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Abstract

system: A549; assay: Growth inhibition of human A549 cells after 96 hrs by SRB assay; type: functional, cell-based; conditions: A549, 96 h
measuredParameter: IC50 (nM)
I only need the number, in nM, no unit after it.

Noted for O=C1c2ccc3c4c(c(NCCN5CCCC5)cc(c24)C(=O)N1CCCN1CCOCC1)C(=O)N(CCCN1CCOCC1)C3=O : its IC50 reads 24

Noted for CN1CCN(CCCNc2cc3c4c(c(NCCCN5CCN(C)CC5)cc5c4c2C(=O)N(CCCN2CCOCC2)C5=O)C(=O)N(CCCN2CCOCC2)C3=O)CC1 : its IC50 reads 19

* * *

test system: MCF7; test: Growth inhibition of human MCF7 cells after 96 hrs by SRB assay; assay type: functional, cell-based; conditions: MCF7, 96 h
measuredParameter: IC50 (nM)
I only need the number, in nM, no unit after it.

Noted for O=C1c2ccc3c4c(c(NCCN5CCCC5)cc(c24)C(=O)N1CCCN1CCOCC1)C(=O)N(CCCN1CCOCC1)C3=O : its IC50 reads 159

Discussing peace-and how to get to and maintain situations, practices, and socio-political structures that build peace-is of the greatest urgency. But the first step, both psychologically and epistemologically, is overcoming preoccupation with war and resistance to thinking about peace. This article takes on these problems and lays essential groundwork for substantive discussion of peace. Attractions of war and myths of war are deconstructed, and negative views of humans' capacity for peaceful behavior are examined and rejected. Wide-ranging costs of war and war-preparedness are also exposed. The value of peace is then discussed. A concluding section offers a list of "home truths" (beliefs that invite universal assent), from which constructive reflection on peace might begin.

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